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Biodegradable emulsion eliminates biofilms

Nanocomposite carrying an essential oil compound combats bacterial infections on cells and keeps bacteria from developing resistance

by Tien Nguyen
May 21, 2018 | A version of this story appeared in Volume 96, Issue 21


Structure of cross-linked poly(oxanorborneneimide) nanocomposites.
Credit: Adapted from J. Am. Chem. Soc.
After nanocomposites release their biofilm-busting payload, some bonds (colored ovals) get broken by bacterial biomolecules.

Among multidrug-resistant bacteria, the toughest ones to beat make biofilms. These films shield bacteria and stick to surface wounds like burn injuries or bed sores. As modern medicines fail against resistant bacteria, some scientists propose turning to ancient yet proven remedies: essential oils. The challenge, however, is getting the greasy oils into water-based bacterial environments. Researchers led by Vincent M. Rotello at the University of Massachusetts, Amherst, engineered cross-linked poly(oxanorborneneimide) nanocomposites (X-BNCs) loaded with the compound carvacrol, which can be extracted from the essential oil of oregano. These nanocomposites smuggle the oil into biofilms grown on the surface of mouse cells (J. Am. Chem. Soc. 2018, DOI: 10.1021/jacs.8b03575). Within hours, the oil-soaked nanocomposites killed four pathogenic Gram-negative and Gram-positive strains of bacteria commonly found in hospitals, including two multidrug-resistant strains. The team also tested the bacteria’s ability to develop resistance to the nanocomposites. The researchers treated the bacteria with the nanocomposites until only a fraction survived, then regrew the bacterial culture in an iterative fashion and found that the bacteria was susceptible to the treatment even after 20 cycles. After the nanocomposite has ferried the antimicrobial agent behind bacterial enemy lines, the composite is degraded by biomolecules such as glutathione and esterase enzymes. The resulting fragments should then be safely expelled by the body, Rotello says.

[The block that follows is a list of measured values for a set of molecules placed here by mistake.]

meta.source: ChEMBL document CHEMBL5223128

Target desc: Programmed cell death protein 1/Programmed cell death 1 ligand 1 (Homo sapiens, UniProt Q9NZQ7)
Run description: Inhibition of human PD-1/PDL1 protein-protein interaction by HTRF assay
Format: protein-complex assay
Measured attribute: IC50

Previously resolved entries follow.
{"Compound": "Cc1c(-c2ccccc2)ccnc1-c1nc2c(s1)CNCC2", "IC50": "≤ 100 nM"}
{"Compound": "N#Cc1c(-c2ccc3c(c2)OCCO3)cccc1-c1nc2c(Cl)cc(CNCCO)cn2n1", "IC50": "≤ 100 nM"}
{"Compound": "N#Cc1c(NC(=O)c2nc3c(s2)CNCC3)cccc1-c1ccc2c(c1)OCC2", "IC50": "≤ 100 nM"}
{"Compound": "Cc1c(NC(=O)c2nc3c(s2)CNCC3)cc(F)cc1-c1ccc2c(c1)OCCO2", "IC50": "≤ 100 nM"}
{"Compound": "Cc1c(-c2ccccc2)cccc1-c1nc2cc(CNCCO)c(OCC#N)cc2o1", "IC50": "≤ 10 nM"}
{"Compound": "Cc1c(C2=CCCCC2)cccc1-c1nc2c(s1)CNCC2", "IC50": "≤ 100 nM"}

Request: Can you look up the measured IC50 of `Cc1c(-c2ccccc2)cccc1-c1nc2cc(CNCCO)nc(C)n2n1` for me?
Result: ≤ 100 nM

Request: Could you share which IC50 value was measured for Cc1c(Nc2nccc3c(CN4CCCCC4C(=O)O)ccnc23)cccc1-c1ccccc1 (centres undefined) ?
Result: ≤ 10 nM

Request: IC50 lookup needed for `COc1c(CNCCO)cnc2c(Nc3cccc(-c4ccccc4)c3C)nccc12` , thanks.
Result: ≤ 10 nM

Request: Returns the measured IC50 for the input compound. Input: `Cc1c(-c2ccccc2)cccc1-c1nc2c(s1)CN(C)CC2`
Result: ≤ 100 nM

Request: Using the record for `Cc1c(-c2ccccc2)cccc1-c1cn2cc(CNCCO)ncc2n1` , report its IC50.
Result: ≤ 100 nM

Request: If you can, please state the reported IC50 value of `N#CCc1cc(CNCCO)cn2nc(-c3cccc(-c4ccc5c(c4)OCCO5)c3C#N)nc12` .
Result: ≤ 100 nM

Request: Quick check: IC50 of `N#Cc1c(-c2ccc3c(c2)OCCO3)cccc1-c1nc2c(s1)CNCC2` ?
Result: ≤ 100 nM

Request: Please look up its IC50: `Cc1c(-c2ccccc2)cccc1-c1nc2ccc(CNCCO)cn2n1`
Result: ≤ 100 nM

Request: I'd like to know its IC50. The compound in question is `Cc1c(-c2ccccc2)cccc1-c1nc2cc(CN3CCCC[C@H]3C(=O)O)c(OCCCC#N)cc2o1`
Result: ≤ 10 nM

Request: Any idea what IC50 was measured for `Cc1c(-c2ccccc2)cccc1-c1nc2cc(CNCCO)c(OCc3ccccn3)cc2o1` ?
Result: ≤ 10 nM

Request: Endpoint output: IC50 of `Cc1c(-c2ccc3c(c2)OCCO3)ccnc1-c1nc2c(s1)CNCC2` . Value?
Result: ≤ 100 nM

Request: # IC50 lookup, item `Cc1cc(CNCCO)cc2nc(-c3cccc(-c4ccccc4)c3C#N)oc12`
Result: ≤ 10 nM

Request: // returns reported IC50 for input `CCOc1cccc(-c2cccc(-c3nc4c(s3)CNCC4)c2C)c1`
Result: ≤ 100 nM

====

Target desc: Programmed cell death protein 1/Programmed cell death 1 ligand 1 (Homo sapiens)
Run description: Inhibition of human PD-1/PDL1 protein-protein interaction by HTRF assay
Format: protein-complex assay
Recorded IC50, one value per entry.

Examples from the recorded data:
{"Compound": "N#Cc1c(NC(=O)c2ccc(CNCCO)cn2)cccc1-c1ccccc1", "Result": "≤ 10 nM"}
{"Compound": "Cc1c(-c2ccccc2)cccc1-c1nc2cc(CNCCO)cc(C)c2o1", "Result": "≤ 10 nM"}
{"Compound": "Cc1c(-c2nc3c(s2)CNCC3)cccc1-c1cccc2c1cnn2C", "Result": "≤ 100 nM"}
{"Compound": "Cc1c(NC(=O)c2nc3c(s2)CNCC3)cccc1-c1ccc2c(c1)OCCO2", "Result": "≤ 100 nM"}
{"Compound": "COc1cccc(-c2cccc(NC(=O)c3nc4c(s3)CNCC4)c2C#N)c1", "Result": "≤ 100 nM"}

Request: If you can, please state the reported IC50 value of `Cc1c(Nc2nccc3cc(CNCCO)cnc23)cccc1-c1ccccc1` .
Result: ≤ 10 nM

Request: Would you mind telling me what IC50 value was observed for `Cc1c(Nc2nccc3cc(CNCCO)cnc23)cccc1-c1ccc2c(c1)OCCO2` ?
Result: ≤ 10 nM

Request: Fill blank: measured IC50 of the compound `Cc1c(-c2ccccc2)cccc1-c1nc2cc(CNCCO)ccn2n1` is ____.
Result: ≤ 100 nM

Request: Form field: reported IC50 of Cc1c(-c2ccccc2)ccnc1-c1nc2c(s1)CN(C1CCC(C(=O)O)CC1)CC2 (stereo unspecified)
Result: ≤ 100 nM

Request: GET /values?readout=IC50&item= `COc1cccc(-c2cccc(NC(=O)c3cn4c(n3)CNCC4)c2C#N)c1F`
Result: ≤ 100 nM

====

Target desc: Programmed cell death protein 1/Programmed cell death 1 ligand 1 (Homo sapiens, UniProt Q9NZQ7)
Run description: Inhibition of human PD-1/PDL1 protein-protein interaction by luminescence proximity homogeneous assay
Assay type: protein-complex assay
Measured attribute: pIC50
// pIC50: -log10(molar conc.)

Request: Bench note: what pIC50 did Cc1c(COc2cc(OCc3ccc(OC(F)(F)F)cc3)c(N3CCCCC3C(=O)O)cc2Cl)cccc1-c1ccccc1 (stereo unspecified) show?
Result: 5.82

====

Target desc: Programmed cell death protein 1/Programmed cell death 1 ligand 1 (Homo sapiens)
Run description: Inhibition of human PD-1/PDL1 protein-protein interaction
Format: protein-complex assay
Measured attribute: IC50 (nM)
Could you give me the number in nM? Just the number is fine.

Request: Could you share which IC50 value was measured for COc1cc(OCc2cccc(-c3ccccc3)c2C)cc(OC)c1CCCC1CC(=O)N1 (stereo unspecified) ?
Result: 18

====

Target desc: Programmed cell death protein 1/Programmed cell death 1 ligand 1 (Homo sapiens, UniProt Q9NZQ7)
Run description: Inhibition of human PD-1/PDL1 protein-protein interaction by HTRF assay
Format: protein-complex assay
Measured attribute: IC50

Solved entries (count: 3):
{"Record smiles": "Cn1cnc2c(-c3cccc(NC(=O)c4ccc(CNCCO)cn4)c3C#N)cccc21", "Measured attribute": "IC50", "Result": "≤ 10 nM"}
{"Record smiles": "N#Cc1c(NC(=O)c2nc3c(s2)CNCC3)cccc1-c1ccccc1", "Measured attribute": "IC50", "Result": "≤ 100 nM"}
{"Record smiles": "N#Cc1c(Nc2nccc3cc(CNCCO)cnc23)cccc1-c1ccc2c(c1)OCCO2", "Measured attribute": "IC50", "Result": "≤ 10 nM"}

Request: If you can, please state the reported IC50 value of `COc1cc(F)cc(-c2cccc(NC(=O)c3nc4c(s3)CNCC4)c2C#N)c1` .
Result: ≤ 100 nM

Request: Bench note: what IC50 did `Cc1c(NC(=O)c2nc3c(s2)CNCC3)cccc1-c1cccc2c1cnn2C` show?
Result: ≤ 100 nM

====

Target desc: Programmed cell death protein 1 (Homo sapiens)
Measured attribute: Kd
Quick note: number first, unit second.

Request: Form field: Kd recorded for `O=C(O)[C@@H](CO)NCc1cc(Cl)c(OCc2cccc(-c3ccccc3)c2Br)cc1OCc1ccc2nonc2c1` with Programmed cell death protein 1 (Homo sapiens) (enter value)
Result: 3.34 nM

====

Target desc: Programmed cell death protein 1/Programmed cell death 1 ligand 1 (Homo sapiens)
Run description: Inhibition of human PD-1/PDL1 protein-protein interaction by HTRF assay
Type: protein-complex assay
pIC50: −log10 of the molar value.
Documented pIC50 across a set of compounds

This article was corrected on June 11, 2018, to clarify that carvacrol is itself not an essential oil but rather a compound in the essential oil of oregano.


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